Most smartphones are too fragile for job sites. They break when they’re dropped, or crap out when submerged in water. The Cat S60 is different. It’s designed to take a ton of punishment and continue to operate. It works when it’s completely underwater, can be used normally when the screen is wet, and most importantly for our purposes, it’s the first phone to include a FLIR thermal imaging camera. Yup, Predator vision.
So why on earth would you want a heat vision camera on your phone? If you are some sort of technician, a thermal imaging camera can actually be quite useful. It can be used for finding studs behind walls, locating leaks in pipes, gaps in insulation, and providing general maintenance to large machinery. If you’re not a plumber, electrician, or contractor, you probably don’t need one. It’s not sensitive enough to track people behind walls—so going full Predator is out of the question. However I did spend the past week using one around New York City and found plenty of great non-Predator uses for the camera. Here are just a couple of highlights:
There are plenty of other, more useful, ways to use the FLIR thermal camera, and there’s even a small dongle for your phone ($250) if you want to using one yourself. For the person that regularly needs heat vision, though, it’s better to have the technology built right into the phone.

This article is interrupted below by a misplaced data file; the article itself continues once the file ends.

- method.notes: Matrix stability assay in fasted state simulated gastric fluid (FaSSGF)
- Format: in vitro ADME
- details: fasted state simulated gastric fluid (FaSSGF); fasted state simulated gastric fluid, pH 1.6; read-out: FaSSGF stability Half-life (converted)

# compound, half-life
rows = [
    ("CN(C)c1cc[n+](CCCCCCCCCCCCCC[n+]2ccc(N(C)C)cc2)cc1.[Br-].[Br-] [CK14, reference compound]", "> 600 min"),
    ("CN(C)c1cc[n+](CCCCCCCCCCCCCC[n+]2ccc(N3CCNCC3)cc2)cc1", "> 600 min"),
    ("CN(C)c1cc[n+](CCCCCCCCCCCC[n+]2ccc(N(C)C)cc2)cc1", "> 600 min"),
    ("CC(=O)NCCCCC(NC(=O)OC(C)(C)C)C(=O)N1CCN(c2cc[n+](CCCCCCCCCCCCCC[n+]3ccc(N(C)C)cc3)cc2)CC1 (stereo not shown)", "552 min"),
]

People working on job sites don’t want to worry about losing a small dongle or breaking it. The Cat S60 jams the dongle into a device that’s actually kind of attractive—for a rugged phone. This isn’t the Galaxy S7, and it’s much chunkier than the similarly designed Galaxy S7 Active, but there’s some charm in there too. You just kind of want to like this guy.
The reason the Cat S60 is so helpful compared to other thermal imaging options is because it shows temperatures in real time. The phone can event take a photo or video of the thermal camera, letting you retroactively examine a specific area. The FLIR app also lets you place crosshairs on the screen to measure the specific temperature of different areas in the same photo or video.
The phone actually has two cameras on the back that allow it to show temperatures in real time. The FLIR Lepton thermal camera is combined with the regular camera to provide a live preview. This is a huge benefit because other thermal imaging cameras, which can actually be quite expensive, display blurry images that are often hard to interpret. The Cat S60 cameras are more intuitive and generally more user friendly.
In addition to its Predator vision, the Cat S60 can also take a beating. The company claims it’s drop-proof up to six feet and a fall while I was bicycling seems to support that. What would have shattered an iPhone left the Cat S60 with nothing more than a nick in the case.
The S60 is also one of the rare camera phones that can take photos underwater. Much was made of the water-resistance of Samsung’s new series of S7 phones, but those could, at best, only survive underwater. The S60 actually functions in deep water (okay only up to 5 meters).